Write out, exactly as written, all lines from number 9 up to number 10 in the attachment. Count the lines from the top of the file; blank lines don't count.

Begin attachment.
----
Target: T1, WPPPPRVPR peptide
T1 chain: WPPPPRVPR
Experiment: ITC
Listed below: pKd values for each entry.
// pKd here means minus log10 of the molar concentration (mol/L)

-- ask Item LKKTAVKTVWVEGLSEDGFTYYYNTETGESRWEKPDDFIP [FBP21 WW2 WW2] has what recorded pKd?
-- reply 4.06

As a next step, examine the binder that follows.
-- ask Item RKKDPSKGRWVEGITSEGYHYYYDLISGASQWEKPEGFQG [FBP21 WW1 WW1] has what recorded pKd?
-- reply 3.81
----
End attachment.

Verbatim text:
-- ask Item RKKDPSKGRWVEGITSEGYHYYYDLISGASQWEKPEGFQG [FBP21 WW1 WW1] has what recorded pKd?
-- reply 3.81